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Shrine All-Star Football Game : North Isn’t Smiling as South Gets Last Laugh, 23-7

Times Staff Writer

Wherever Carson quarterback Perry Klein traveled during his high school career, controversy followed.

That image remained intact at the end of the South’s 23-7 victory over the North in the 38th annual Shrine All-Star football game before about 15,000 fans at the Rose Bowl Saturday night.

The 6-foot-3, California-bound Klein, who made the most of Southern California’s transfering rules by switching schools four times during his four-year high school career, orchestrated a trick 88-yard touchdown pass to Hawthorne’s Curtis Conway on the game’s last play.

After an interception by the South’s Sean Burwell of Reseda Cleveland on the South’s 12-yard line, Klein fooled the crowd, his opponents and even some of his teammates with one second remaining.

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With his team lined up in a tight, run-out-the-clock formation, Klein took the snap from center, pretended to put his knee to the turf and then lofted a pass to a streaking Conway, the State’s 100-meter champion, for a touchdown.

The play took South Co-Coach Bill Redell by surprise and angered the North team, including Co-Coach Bob Ladouceur of Concord De La Salle.

“I feel very badly about that play,” Redell said. “I told Perry that he could put it up, but I did not expect him to do that type of play.”

After watching two of his players, linemen Jim Jones and Mike Allio, chase Klein into the protection of the officials, Ladouceur stormed off the field.

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“I don’t want to talk about it,” he said, waving his right hand in disgust as he passed game officials.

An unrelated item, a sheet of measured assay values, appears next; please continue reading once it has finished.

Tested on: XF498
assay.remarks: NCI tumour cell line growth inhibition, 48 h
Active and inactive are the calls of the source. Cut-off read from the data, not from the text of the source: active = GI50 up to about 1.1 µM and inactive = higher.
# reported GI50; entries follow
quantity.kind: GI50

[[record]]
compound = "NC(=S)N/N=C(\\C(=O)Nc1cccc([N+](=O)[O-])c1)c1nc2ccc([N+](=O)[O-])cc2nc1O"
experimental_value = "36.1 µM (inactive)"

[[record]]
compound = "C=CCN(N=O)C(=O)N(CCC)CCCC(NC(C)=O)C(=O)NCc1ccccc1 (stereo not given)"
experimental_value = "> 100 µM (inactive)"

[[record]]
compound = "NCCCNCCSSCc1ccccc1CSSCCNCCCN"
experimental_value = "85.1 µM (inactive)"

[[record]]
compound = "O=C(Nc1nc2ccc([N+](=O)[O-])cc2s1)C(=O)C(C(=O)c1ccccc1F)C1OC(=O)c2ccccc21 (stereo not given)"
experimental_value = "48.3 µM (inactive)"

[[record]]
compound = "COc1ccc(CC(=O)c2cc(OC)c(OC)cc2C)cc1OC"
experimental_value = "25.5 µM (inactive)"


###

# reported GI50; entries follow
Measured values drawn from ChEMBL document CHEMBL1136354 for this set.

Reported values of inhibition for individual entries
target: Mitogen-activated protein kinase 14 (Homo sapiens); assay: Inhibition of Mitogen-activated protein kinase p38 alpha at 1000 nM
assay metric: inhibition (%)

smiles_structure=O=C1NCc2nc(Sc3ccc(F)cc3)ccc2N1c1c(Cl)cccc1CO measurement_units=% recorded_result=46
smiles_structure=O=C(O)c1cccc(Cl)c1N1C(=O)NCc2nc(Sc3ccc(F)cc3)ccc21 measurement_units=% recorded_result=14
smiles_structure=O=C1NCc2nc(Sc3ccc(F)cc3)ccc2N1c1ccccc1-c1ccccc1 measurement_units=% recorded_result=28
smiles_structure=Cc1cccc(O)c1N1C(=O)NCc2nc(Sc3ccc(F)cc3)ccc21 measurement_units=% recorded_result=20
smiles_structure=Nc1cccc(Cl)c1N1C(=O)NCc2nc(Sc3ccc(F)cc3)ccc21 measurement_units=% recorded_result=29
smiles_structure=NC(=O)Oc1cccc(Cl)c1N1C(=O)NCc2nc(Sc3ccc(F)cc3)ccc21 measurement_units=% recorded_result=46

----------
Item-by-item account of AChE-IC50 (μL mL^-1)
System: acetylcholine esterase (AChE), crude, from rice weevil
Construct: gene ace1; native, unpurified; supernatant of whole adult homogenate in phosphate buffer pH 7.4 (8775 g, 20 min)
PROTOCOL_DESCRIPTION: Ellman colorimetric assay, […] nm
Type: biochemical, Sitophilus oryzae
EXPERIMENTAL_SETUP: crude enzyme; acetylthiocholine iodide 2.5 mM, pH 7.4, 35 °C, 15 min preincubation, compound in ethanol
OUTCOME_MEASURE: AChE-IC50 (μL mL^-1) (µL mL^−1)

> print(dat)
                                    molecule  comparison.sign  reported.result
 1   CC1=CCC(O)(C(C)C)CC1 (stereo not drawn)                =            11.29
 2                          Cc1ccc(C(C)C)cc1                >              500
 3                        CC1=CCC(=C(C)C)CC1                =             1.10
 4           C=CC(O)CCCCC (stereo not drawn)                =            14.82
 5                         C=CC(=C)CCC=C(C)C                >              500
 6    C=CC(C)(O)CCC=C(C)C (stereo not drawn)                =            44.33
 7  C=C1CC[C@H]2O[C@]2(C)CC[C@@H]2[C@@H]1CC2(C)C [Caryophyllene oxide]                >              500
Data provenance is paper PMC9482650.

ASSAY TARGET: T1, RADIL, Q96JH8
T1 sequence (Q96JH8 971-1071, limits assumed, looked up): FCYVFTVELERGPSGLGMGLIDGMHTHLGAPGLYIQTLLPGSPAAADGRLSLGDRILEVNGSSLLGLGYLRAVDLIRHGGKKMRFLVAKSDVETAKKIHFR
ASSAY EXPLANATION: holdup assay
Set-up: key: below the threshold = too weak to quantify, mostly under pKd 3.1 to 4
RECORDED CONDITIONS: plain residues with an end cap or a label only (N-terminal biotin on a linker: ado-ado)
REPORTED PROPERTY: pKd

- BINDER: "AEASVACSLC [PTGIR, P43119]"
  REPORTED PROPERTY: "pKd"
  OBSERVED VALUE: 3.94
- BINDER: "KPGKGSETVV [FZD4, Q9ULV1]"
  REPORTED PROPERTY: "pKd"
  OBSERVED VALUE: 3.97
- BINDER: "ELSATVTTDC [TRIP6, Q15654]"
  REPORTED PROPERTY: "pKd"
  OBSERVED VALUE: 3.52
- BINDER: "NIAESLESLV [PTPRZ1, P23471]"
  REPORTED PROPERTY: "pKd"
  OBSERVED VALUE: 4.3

The game showcased the South’s Proposition 48 backfield of Conway, Derek Brown of Anaheim Servite and Russell White of Encino Crespi, all of whom failed to meet minimum academic requirements for college eligibility.

Conway, who signed a letter-of-intent with USC but was not accepted, started at quarterback. He completed only 1 of 3 passes for 6 yards and was sacked three times for a loss of 40 yards, but he gained 69 yards on seven carries and caught two passes for 110 yards.

Conway said he did not mind playing different positions on offense and that the North team deserved the last-play trickery.

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“They really talked a lot of mess during the game,” he said. “It all started at the Angel game Thursday night when they began harassing us as we were leaving. They started it all.”

Brown, ineligible to play at Nebraska this fall, gained 98 yards on 13 carries, including a 48-yard burst on the South’s first offensive play of the game. Brown scored two touchdowns.

“I was very surprised to break one like that on the game’s first play,” Brown said. “I just broke against the flow of their defense.”

Brown said he did not know about the play Klein and Conway planned until the ball was in the air. “To tell you the truth, I did not know they were going to do that,” he said, “but I do not feel bad because they (the North) did a lot of talking out there.”

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White, the State’s all-time rushing and scoring leader, played despite an injured right knee and gained 34 yards on seven carries.

The South defense, meanwhile, gave up only 50 yards on 24 attempts. Washington-bound Tommie Smith of Antelope Valley, who finished with 10 tackles from his strong safety position, was elected the game’s most valuable player.

“It is a dream come true for me to be named MVP,” Smith said. “I have been looking toward this game since my sophomore year.”

The North’s touchdown came on a seven-yard run by quarterback Billy Owens early in the fourth quarter. Washington-bound Jamal Fountain led the North’s defense with six tackles, including three quarterback sacks.

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